Posts Tagged ‘Paper Crafts’
This is such a super easy project to do postpartum – footprint refrigerator Magnets. It’s just two easy steps.
The local craft stores didn’t have any footprint kits. Since I wasn’t as interested in all the fine detail you get with the ink pad as the general shape of the foot, I decided to just use non-toxic fabric paint. I also wanted to use the paint to make a handprint on an ornament one day.
My mom held Nicki in the cradle position, and I painted a little fabric paint on her foot. I’d then take a piece of paper, place it on cardboard for support, and press it up against her foot. I found it easier to move the paper to the baby, than the baby to the paper. Less messy that way too. We took about a dozen footprints until I got a reasonable one. (Someone likes to wiggle her toes a bit.)
You can go straight to the magnet with the footprint, but I decided to scan it into the computer and make duplicates. I was planing on sending a footprint magnet to family and figured I’d need about a dozen magnets. Even if I got better at taking her footprints I was still going to really be testing my newborn’s patience if I sent everyone a real footprint and not a digital duplicate. Scanning them into the computer also allowed me to alter the color of the footprint, and let me clean up any issues like stray marks left by wiggling toes as well as preserve them for posterity!
If you’re making one or two, it’s cheaper to go out to Michaels and by magnet backing. If you’re sending them out with your birth annoucements (which is what we did), or planning on redecorating the grandparents’ fridge, you might want to consider Xyron Creative Station with Magnet Refill Cartridge. I refer to it as my “sticker making machine” and used it to adhere my wedding invitations to the pocket fold. It’s definitely a handy device if you like to make a lot of paper crafts.
See, super easy. Added bonus: you can use the left over magnet backing to make photo magnets!
I just have to start off by saying what a difference a year makes. Compare my Anniversary photo to the photo of me in the “About Sarah” section of the side menu. The bathroom scale might not report much of a change, but I see a world of difference. Okay, back to our regularly scheduled programming.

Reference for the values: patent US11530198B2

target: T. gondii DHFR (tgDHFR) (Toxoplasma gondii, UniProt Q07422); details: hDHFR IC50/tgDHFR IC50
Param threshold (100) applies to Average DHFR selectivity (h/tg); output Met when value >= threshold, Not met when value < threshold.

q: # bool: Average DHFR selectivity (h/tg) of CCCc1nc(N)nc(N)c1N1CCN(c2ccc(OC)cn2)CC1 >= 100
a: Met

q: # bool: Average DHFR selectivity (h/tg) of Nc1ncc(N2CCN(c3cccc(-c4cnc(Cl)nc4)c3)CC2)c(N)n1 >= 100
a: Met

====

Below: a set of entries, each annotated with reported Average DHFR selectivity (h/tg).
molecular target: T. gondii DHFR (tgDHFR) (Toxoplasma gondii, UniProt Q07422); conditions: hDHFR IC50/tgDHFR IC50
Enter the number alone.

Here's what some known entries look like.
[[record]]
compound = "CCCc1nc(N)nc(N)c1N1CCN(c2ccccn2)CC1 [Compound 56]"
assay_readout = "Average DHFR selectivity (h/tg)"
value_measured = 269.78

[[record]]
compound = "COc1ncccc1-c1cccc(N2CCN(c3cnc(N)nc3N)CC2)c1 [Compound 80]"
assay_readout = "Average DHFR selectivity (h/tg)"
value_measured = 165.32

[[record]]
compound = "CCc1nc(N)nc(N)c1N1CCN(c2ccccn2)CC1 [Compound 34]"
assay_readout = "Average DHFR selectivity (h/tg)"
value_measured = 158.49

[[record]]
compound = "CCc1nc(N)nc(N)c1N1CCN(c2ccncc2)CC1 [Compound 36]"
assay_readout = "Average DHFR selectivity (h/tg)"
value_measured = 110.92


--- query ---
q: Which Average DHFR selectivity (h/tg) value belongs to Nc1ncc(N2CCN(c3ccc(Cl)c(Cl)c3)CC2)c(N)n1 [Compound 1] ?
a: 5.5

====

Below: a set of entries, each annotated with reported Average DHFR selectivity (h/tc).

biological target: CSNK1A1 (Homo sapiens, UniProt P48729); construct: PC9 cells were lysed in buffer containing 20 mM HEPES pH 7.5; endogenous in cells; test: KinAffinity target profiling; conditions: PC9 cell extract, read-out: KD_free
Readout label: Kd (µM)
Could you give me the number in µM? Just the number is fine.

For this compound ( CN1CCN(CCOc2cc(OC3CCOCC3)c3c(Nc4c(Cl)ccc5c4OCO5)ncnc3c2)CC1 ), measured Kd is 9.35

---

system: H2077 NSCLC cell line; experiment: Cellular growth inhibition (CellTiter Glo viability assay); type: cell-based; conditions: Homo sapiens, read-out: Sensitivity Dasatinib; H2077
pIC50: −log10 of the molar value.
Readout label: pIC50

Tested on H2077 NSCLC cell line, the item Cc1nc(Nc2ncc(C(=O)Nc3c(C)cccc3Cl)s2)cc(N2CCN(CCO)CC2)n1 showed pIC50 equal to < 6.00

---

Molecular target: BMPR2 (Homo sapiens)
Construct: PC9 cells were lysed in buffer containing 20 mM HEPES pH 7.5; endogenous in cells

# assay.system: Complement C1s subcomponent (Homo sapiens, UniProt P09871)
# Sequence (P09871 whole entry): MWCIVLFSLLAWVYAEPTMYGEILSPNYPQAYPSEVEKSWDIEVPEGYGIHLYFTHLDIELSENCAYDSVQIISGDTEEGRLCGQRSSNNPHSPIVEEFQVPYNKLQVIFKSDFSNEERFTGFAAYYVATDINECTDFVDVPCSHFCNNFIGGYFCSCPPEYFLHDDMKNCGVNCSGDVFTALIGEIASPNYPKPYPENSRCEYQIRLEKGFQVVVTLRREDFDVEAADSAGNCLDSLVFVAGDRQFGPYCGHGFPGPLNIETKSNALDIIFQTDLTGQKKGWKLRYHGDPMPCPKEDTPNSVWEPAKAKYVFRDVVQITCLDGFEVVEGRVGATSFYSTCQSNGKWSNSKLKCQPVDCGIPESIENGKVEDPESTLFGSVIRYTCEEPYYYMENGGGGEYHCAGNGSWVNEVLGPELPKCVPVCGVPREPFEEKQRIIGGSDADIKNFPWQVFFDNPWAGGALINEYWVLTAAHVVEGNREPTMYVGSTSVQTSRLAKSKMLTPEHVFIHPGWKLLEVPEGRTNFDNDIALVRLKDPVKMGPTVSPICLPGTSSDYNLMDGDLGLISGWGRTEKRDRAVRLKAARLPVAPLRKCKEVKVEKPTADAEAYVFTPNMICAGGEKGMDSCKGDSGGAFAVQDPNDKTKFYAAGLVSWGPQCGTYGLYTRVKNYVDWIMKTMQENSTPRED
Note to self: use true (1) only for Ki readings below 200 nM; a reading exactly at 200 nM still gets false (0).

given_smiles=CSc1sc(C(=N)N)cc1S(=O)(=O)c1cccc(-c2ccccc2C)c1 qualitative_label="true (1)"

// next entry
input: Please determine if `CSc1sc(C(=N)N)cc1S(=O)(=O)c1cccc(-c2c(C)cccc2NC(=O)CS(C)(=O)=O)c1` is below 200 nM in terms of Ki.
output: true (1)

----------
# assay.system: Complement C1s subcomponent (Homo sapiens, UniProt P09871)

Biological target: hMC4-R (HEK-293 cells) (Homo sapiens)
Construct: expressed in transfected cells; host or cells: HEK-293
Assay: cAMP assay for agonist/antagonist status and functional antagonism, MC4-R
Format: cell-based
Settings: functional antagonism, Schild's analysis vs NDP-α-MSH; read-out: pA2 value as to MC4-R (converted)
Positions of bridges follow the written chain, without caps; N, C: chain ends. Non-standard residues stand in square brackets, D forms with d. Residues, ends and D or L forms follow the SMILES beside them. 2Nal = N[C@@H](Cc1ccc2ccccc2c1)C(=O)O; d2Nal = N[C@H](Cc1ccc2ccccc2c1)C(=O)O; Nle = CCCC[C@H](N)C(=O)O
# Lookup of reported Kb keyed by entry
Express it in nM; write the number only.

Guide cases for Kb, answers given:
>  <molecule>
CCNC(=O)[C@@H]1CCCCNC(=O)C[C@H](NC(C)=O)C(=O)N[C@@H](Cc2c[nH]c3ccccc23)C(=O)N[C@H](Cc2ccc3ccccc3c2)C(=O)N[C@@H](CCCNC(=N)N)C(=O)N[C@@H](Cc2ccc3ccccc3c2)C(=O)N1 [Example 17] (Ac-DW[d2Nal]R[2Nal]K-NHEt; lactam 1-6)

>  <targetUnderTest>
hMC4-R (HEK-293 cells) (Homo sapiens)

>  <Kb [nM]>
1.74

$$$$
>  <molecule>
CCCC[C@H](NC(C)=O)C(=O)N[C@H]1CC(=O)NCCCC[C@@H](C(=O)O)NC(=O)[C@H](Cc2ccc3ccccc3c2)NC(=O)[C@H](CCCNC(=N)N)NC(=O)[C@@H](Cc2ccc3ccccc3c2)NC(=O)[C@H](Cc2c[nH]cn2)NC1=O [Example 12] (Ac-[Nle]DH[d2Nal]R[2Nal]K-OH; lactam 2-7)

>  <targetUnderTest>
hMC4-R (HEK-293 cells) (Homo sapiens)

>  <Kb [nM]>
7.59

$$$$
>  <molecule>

I have been wanting to do a family travel map for a while, so when our anniversary was coming up I thought it would be a fun project to do together. I loved the idea of working on a project together, that’s also practical in the sense that we’ll hang it up and love to look at it rather than something that gets stored away. (Like our wedding album. Sad, but true.) We wanted to combine the traditional first anniversary wedding gift, paper, with the modern anniversary gift, clocks, so we added a series of world clocks to the map.
I’m very happy with how this turned out. I ended up using just traditional rubber cement to mount the map onto a foam core backing. Most people recommend spray adhesive for an even spread, but I had so much rubber cement left over from a wedding project that I wanted to use up. Rubber cement worked fine for this project because the map was on thick matte photo paper: no wrinkling or bulging. It’s not perfect, but it works well enough.
The frame came from Walmart (about $18 + tax). I could have gone a little cheaper, but I liked the look of the frame, and the dark mahogany brown color. It matched the map perfectly. The frame had a plastic shield over (ie fake glass) but it was fairly easy to rip out and make room for the pins. Once I pulled out the plastic, I realized how flimsy the frame was. The foam board backing is necessary to help it keep it’s shape, as well as provide a place for the pins to go.
We used medium black tacks (purchased on amazon since they were cheaper when you factored in shipping – $9). The tacks have a tendency to disappear when you stand a few feet back because the map is so dark. We decided to pin places we had been to together, including before we were married or even engaged. Other options include having pins of different colors for each family member, or pins for with kids and sans kids.
The wall clocks are of important locations to us. We met, married and honeymooned in three different time zones which happen to move West to East. The progression works very well with the concept of world clocks. The time is set to the time of our ceremony, 5 o’clock Eastern Standard Time. I suppose, if we hadn’t, I probably would have had one large clock for where we were married, and several smaller ones indicating either places we had been, or wanted to go. I printed the clocks on photo paper which gives them a bit of a glossy shine, kind of like the glass on a real clock.
I want to keep up the tradition of an anniversary craft project, but next year will prove to be a challenge. The traditional gift is cotton, and the modern gift is china. I have no idea what I will do.